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IdeasXChange Hub Events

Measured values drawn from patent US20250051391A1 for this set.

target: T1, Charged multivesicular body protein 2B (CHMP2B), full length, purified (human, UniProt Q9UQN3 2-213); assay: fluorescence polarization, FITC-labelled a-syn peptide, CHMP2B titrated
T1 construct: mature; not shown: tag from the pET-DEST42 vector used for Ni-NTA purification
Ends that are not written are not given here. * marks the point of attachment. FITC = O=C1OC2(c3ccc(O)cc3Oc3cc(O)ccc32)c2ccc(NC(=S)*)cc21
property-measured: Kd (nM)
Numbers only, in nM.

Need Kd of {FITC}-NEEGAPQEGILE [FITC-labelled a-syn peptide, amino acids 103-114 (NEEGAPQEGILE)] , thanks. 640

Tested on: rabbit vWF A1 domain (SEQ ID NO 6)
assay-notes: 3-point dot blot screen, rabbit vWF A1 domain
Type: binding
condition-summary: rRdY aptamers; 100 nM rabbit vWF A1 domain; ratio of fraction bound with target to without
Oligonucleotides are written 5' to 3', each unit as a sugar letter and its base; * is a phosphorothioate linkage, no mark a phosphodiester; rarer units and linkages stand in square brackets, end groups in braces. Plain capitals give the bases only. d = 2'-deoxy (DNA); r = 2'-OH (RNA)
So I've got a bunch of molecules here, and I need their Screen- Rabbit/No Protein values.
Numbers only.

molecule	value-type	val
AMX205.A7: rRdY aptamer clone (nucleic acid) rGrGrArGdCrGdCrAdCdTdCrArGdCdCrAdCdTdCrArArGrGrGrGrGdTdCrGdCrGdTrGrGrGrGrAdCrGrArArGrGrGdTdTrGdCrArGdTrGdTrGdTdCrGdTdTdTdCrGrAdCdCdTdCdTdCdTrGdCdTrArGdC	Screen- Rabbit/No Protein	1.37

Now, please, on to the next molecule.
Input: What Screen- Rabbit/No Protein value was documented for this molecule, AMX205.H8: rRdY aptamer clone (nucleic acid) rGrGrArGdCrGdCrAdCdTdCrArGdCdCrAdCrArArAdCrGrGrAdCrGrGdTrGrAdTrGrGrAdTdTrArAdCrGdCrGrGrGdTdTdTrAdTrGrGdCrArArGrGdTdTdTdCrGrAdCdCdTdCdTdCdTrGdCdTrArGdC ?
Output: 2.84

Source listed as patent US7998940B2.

IdeasXChange’s first 2016 workshop was constructed upon the words “resilient”, “sustainable” and “community”, presenting the importance of knowledge translation through collaborative learning and productive conversations. The ‘Building Sustainable and Resilient Communities’ workshop on February 11th was facilitated by three graduate students from the UBC’s School of Community and Regional Planning: Maria Trujillo, Aaron Lau and Emmy Ann Lee. It initiated an innovative and engaging conversation with the panelists and knowledge experts of the night: Ross Moster, Ericka Stephens-Rennie and Elvy del Bianco. The main discussions of the night surrounded the questions of how “healthy communities promoting a sense of belonging, collaboration and happiness” can be created. The workshop provided a chance for students, alumni and Vancouverites to picture and plan out their perfect community, as well as the opportunity to learn from the panelists about the different community consolidating resources around Vancouver. Constructing “connected and sociable communities” was discussed as the core step to building a better world, and the panelists of the night kindly shared their knowledge and passion in their respective community building efforts at the workshop. The panelists and knowledge experts shared their achievements and passion for sustainable community building, consolidation and engagement with the workshop participants. Founder and President of ‘Village Vancouver’ Ross Moster, is a committed member of ‘Car-free Vancouver’ and Vancouver’s food policy council – he had accumulated extensive efforts in areas such as food security, as well as collaborative neighbourhood villages and food growing networks. Moster highlighted the importance of “connecting neighbours and community” to allow the exposure and exchanging of resources – generating a more sustainable and connected community at the local level. Ericka Stephens-Rennie, spokesperson and resident with ‘Vancouver Co-housing,’ the first co-housing project in Vancouver scheduled to be unveiled in 2016, is passionate about inclusive “community-driven housing solutions,” which allows an effective perspective in sustainable, green multi-cohousing. The multigenerational ‘Co-housing Vancouver’ project holds 31 units and fosters the physical environment for “meaningful connection and relationships”, as well as “authentic expression” and “a sense of safety and belonging” that can be generated through increased interactions between the residents. Elvy del Bianco, program manager for cooperative partnerships at Vancouver City Savings Credit Union, discussed the technicality and mechanics of resilient community building. His experience as a policy analyst for various government projects provided a look into the local community development. Del Bianco’s efforts place focus upon cooperatives and networks that can effectively share expertise and forge powerful connections based on purpose-oriented cooperative models. As the workshop and discussion began, participants were divided into the respective regions of the city: UBC, West Vancouver area and East Vancouver area. A printed map of each region was distributed at the beginning of the workshop, as well as pieces of coloured cards with various keywords to initiate group dialogue. Participants residing in the same region then discussed among each other about the common facilities and infrastructures that they would like to build in their region, and then mapped them out on the printed map. This activity emphasized change and community building that can be done at the local level – it encourages the sharing and inputting of innovative ideas that can improve the respective regions and communities. All participants were able to share and express creative ideas on improving the respective regions. They discussed extensively on sustainable or eco-friendly methods to engage local residents to better utilize communal spaces, as well as the resources and spaces where members of these local communities can engage and interact with one another.